“I wrote Food Politics to get people to notice,” Nestle said.

Nestle has done more than get people to notice since then. She has also shaped the public conversation about how politics affects what all of us eat.

Food safety, labeling, ingredients, agribusiness, health claims, obesity, nutritional supplements, marketing practices—Nestle has researched and written about it all. Her work examines scientific and socioeconomic influences on food choice, obesity and food safety, with an emphasis on the role of food marketing.

Nestle’s most recent book is Eat, Drink, Vote: An Illustrated Guide to Food Politics. Her blog, Food Politics, includes a wealth of information on food and nutrition policy.

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To attend:

Nestle will present the 2013 Kass Lecture, titled “Food, Nutrition and Public Policy: Science vs. Politics” for members of the Harvard community in the HMS Walter Amphitheater, TMEC, 4-5 p.m. on Nov. 12. A reception and book signing will follow.  To register, click here.

Oct 16 2013

Today is World Food Day: Perspectives

The Food and Agriculture Organization of the United Nations (FAO) has organized a series of Perspectives on World Food Day.

Mine is titled “A Push for Sustainable Food Systems.”  It’s illustrated with cartoons from Eat, Drink, Vote.

Marion_Nestle_photo_2.jpg

From my perspective as a public health nutritionist, this year’s theme for World Food Day,Sustainable Food Systems for Food Security and Nutrition, seems especially appropriate.  Food insecurity and obesity are the most important nutrition problems in the world today.  Each affects roughly a billion people.  Each is a consequence of food system inequities.

Most countries produce or import enough food for the needs of their populations, but do not always ensure that it is equitably distributed.  Because many people lack resources to obtain adequate food on a reliable basis, hunger is a matter of politics.  Political conflict, insufficient responses to natural disasters, corrupt institutions, and inequalities in income and education constitute the “root” causes of malnutrition.  It’s not enough to distribute food to hungry people.  Governments should take actions to redress system inequities that lead to hunger in the first place.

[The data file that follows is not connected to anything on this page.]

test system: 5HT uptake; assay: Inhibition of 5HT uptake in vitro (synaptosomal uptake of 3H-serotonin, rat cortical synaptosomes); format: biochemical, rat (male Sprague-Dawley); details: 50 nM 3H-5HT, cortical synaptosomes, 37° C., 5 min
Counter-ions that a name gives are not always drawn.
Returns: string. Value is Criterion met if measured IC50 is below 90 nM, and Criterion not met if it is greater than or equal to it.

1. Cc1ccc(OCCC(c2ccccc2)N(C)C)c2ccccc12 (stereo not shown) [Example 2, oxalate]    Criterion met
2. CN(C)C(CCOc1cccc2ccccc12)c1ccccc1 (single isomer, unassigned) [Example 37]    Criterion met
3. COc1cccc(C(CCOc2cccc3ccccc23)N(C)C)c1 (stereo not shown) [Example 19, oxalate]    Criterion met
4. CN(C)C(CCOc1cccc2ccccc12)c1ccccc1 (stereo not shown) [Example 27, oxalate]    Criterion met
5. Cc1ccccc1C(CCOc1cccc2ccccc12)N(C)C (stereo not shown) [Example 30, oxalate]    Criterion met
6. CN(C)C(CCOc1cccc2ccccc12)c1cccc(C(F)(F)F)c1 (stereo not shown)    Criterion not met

Similarly, the causes of obesity go beyond the poor food choices of individuals.  Obesity is one result of an industrialized and unsustainable food system that treats agricultural products as commodities, uses most of these products  to feed animals or produce fuel for automobiles, provides little support to farmers who produce fruits and vegetables, and provides endless incentives for overproduction.

Marion_Nestle_photo_1.jpg

The result is an overabundant food system dependent on the sales of meat and obesity-promoting snack and beverage products, and on marketing such products to populations in low-income countries. Much evidence confirms that individuals find it difficult to resist food marketing pressures on their own.  If countries are to prevent rising rates of obesity, governments must intervene.

The extent to which governments should be involved in the food choices of individuals is a matter of debate.  Making sure people are fed is one function of government; another is promoting public health.  Because research demonstrates profound effects of food marketing on personal dietary choices, governments can set policies that make healthful choices the easier choices such as promoting fruit and vegetable production and setting limits on marketing practices, not least to reduce health care costs.

Whether the world can continue to produce enough food to meet growing population needs is questionable, but the need for sustainable food systems is not.  Governments must support food systems that provide farmers and workers with a reasonable standard of living, replenish soil nutrients, conserve natural resources, and minimize pollution and greenhouse gases—and promote health.  Governments and corporations must go beyond perceptions of food as a fungible commodity to understand food as an essential source of life, and firmly link agricultural policies to those for health, labor, and the environment. If politicians cannot commit to policies to reverse global warming, then ordinary citizens will have to take action.  And they are rising to the occasion, as exemplified by today’s burgeoning food movement.